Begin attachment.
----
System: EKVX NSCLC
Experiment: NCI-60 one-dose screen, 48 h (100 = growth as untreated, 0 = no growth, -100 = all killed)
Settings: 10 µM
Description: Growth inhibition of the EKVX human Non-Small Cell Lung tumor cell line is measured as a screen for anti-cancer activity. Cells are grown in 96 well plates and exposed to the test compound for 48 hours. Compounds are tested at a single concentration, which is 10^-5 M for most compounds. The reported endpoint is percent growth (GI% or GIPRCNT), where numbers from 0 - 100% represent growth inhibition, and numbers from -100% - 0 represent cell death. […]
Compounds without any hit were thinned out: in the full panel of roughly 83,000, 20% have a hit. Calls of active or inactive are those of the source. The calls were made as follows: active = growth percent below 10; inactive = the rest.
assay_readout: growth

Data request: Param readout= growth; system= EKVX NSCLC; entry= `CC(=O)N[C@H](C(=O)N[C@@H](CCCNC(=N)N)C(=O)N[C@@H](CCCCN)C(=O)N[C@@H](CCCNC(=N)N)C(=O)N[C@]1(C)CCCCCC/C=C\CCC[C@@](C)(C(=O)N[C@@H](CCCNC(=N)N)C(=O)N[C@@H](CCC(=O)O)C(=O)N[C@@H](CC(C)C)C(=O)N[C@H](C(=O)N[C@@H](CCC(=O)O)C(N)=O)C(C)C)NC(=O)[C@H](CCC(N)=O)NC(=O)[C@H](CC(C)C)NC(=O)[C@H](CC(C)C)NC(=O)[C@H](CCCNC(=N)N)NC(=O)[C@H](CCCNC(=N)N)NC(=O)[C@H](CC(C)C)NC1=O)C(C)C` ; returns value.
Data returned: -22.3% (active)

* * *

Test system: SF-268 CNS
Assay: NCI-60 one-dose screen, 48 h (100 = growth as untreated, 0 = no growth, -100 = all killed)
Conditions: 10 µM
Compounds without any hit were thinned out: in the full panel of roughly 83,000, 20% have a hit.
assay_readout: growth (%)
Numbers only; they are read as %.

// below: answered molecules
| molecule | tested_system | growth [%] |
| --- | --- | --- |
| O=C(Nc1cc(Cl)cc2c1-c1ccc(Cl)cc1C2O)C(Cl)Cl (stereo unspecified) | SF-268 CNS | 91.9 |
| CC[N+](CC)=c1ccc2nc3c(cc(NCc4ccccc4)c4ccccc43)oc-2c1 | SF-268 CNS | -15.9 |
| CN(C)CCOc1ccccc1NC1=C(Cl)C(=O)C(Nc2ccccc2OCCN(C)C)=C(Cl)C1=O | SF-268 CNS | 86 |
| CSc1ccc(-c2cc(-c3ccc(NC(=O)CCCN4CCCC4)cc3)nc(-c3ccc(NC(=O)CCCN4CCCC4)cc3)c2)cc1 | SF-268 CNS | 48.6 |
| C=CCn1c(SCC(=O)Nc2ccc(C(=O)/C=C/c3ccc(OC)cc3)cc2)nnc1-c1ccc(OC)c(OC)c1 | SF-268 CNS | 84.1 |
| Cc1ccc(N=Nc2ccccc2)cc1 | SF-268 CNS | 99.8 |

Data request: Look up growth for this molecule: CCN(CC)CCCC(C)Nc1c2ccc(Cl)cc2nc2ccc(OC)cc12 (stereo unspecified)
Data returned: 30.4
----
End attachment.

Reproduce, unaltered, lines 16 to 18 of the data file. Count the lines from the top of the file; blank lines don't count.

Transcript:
// below: answered molecules
| molecule | tested_system | growth [%] |
| --- | --- | --- |